With its awe-inspiring art, architecture and culinary delights, Italy has been a star of the world stage for millennia.
The epicenter of the Roman Empire and the birthplace of the Renaissance, this European virtuoso practically groans under the weight of its cultural cachet. The challenge for any visit to Italy is not so much where to go – an amazing experience is honestly assured wherever you end up – but rather how to go about it.
The following advice on the best things to do from a veteran visitor can help you turn every trip into a once-in-a-lifetime experience.
1. Glam it up on the dramatic Amalfi Coast
Whether you follow the rugged cliff-laced coast in search of a wild swimming spot or live the high life with spritz-sipping A-listers in Positano, the Amalfi Coast is one of Italy's most glamorous destinations. This dramatic coastal strip has thrills and spills to suit every taste and budget, from hunting down traditional marquetry in Sorrento's maze-like old town to garden-hopping in Ravello.
Planning tip: Make time for the Sentiero degli Dei ("Path of the Gods") – a rugged hiking trail that delivers on its name with positively celestial views.
2. See artwork as part of Tuscany's sustainable tourism project
Most Tuscan tours begin in the UNESCO-listed city of Florence, a cinematic feast of Renaissance palazzi (palaces), medieval-frescoed chapels and art museums brimming with Botticelli and Michelangelo masterpieces.
At the historic heart of Florence is the Uffizi, whose unmatched Renaissance masterpieces are ogled by millions of visitors each year. To take the art journey further, the five-year Uffizi Diffusi project started in 2021 to encourage art buffs to trek across Tuscany's backcountry – on foot, by bike or by car – following an untrodden trail to Italian masterpieces.
Designed to diffuse Florence's heavy tourist load, this sustainable tourism project is bringing pop-up galleries to remote chapels, fortresses, hilltop villages and other unconventional spaces. Not only does it lead visitors off the beaten track, but it also allows artworks to be admired among the very Tuscan landscapes that inspired the artists – think iconic terrain of rolling hills dipped in morning mist, timeless cypress alleys, silver olive groves and terraced rows of vines. Check current venues on the Uffizi website.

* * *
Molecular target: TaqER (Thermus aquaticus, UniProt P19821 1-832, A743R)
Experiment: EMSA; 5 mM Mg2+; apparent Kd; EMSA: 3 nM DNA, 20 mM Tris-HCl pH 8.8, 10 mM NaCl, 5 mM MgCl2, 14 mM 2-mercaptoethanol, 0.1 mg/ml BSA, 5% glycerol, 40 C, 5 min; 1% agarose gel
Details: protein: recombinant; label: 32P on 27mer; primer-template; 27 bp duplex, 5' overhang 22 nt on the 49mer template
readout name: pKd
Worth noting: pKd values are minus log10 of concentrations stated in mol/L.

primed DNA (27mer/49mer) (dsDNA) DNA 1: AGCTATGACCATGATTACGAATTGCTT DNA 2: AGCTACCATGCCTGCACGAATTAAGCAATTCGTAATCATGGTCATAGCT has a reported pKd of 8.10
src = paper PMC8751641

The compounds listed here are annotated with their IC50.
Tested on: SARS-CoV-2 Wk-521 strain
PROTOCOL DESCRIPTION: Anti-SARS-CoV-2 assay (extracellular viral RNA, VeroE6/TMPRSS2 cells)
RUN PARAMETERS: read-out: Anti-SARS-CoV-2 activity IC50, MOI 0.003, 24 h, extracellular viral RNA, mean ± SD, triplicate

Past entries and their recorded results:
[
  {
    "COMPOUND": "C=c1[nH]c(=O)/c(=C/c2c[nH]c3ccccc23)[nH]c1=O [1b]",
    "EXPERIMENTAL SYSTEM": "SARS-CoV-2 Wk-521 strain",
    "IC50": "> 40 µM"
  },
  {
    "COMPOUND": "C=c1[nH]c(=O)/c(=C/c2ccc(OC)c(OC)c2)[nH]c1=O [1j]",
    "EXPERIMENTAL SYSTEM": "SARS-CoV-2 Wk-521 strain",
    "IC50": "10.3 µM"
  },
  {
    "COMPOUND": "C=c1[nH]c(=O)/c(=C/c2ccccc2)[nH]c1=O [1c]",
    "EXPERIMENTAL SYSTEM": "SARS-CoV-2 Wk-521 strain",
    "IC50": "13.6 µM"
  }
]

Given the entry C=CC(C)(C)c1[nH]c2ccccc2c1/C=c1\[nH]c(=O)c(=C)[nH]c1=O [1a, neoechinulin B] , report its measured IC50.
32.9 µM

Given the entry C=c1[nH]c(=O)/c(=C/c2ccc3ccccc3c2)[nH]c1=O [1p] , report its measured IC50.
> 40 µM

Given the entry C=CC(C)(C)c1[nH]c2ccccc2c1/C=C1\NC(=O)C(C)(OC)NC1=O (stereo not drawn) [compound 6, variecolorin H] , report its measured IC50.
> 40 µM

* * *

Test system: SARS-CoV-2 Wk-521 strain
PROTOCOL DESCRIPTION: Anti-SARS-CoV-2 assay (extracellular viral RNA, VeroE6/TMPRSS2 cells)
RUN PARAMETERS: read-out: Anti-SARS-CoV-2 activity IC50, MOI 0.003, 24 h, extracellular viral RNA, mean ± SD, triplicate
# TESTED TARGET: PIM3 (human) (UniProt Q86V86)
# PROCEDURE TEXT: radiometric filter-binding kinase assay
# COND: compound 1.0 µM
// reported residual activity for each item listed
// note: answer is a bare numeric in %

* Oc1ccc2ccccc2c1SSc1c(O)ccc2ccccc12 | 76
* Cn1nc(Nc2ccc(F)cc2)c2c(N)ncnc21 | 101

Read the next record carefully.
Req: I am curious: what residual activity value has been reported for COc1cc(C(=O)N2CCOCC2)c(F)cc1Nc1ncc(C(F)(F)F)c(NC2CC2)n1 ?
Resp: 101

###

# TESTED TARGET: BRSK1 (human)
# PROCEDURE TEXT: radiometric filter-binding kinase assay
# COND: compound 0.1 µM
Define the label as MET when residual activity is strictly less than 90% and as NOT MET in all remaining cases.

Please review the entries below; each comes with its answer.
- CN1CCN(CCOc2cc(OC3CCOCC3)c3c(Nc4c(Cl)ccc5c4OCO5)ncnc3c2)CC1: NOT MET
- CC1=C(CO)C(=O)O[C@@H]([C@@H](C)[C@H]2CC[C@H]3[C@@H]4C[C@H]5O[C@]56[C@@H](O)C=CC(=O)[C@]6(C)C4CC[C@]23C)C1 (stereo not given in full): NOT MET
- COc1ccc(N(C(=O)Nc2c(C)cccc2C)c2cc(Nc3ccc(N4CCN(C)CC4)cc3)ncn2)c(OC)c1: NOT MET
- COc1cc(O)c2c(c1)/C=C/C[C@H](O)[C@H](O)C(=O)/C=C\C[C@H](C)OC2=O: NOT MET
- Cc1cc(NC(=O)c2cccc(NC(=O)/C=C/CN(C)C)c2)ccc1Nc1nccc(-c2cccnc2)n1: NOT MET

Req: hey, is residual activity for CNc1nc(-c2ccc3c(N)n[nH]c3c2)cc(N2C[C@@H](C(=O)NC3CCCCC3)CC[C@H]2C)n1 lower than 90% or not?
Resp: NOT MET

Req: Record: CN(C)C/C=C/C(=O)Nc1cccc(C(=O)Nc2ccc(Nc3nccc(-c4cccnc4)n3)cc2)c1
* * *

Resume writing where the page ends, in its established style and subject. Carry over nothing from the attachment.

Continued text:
3. Tour Rome, the epicenter of empire
Working out the best way to spend your time in the Italian capital is a cultural conundrum. Rome is the former caput mundi (capital of the world), the epicenter of the Roman Empire, the spiritual HQ of the Christian world and the repository for over two millennia of European art and architecture. The city exudes must-see sights from every pore.
Zooming around Italy's Eternal City on the back of a Vespa moped to sightsee at speed is one option and a great way to sample the dolce vita (good life). From the Colosseum (buy a "Full Experience" ticket to access the underground vaults), the Pantheon and the Roman Forum to Michelangelo's Sistine Chapel and the Vatican Museums, there's history and culture at every turn.
Planning tip: There's simply too much to cover in a single visit – so before you leave, toss a coin into the pool below the wild horses and cascading rockfalls of the Trevi Fountain to ensure a return visit to this captivating city.
4. Spend time on one of Italy's many idyllic islands
Italy's prized island collection hovers around the 450 mark, meaning il bel paese ("the beautiful country") has a beach-laced island with your name on it. Myriad islands dot the Mediterranean, Ionian, Adriatic and Tyrrhenian Seas. Venice alone is made up of 17 islands, and Sicily and Sardinia – the country's biggest and busiest islands – offer an enticing mix of outdoor thrills and living history.
Unblemished Capri, a boat ride from Naples, attracts celebrities and the super-rich (as does posh Panarea in Sicily's Aeolian archipelago). Volcanic Ischia is awash with thermal spas and manicured gardens.
Planning tip: Traveling with nature lovers? Then head to the peaceful salt marshes and mudflats teeming with birdlife in the pristine Grado lagoon, on the country's northeast border with Austria and Slovenia in little-explored Friuli Venezia Giulia.
5. Help to save Venice
Venice is impossible to ignore – which explains the hordes of tourists who pile into this dreamlike city of romantic canals and ethereal fogs. In an average year, some 25 million arrive to snap selfies beneath the Bridge of Sighs and glimpse heaven (in fresco form) in Basilica di San Marco. To curb future crowds, turnstiles at city entrances and advance reservations via an app to enter the city are all on the drawing board. And 2024 will see the long-awaited implementation of a tourist tax designed to make sure day-trippers contribute to the city's survival.
Planning tip: To make a positive impact on Italy's most mobbed city, come out of season, and don't duck in and out on a day trip. Instead, stay for a few days using the community-powered, home-sharing platform Fairbnb and meet and learn from Venetians who are passionate about their city through Venezia Autentica. At mealtimes, favor lagoon-caught seafood in local restaurants over tourist joints with English-language menus.
6. Get off-grid in rural Abruzzo